Service Charge Notification Confounds Consumers, Industry in India

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By Dezan Shira & Associates

Last month, the Department of Consumer Affairs issued a notification that asked state governments to ensure the service industry understood service charges are voluntary, rather than mandatory.

The notification stated that hotels and restaurants must clearly inform customers that service charges are “discretionary and voluntary”. Further, the notification said consumers who are dissatisfied with services can request that service charges are waived.

The notification was made on the basis of fair trade practices outlined in the Consumer Protection Act, 1986. The commerce ministry’s notification indicates that the government views service charges as an unfair trade practice when hotels or restaurants present them as mandatory.

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What caused the notification?

Many media articles reported that the notification was inspired by consumer complaints over the quality of services provided by restaurants and hotels. Accordingly, the consumer affairs department moved to clarify that there was no legal basis for mandatory service charges.

Further, many observers speculated that the service charge notification indicated that government intended to increase the service tax in the 2017 budget. These observers believed that the government wished to soften the blow of a service tax hike by curbing service charges at hotels and restaurants.

However, the government made no significant changes to indirect tax laws during the 2017 budget. Government officials clarified that no indirect tax reforms will occur in the immediate term due to the forthcoming Goods and Services Tax (GST).

How is the notification being interpreted?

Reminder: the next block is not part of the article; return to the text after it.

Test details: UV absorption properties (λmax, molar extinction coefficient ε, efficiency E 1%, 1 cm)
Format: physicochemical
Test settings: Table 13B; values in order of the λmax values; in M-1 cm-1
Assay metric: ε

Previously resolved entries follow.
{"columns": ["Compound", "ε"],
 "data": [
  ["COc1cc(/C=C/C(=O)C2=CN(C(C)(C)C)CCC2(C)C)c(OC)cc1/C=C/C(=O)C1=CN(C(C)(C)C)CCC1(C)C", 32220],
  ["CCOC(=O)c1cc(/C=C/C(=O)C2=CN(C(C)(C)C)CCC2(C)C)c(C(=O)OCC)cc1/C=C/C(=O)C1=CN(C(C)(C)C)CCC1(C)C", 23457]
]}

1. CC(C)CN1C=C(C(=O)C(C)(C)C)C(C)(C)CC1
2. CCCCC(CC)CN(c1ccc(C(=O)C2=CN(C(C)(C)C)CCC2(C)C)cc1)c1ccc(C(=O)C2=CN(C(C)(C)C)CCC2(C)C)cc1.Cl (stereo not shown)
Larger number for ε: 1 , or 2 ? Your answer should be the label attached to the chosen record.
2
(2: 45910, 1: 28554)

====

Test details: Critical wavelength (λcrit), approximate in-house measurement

Given central government’s limitations, and its federal composition, the commerce ministry’s request to state governments is both obligatory and prudent. However, most state governments have not effected the notification in an efficient manner, causing confusion for consumers and the service industry.

Delhi, however, serves as a good example of how the commerce ministry’s notification will play out in other states and union territories once their respective governments begin enforcing the clarification.

The Aam Aadmi Party (AAP) government in Delhi welcomed the ministry’s notification given the party’s complete opposition to service charges. Following the AAP government’s notification to hotels and restaurants, compliant hotels and restaurants simply attached notes to their menus or displayed a sign indicating that service charges are not mandatory, but encouraged and appreciated by staff.

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Will the notification encourage consumer spending?

Many in the service industry have criticized the ministry’s notification: tipping is not a regular practice in India, and service charges of 6 to 20 percent helped lowly paid service staff obtain additional income. However, the ministry issued the notification to encourage consumer confidence and spending in the industry.

In any case, industry experts expect the notification to make an impact. Market observers should monitor how the change impacts the industry, particularly ahead of the GST, which will make a much bigger impact on consumer spending and operational costs for hotels and restaurants.

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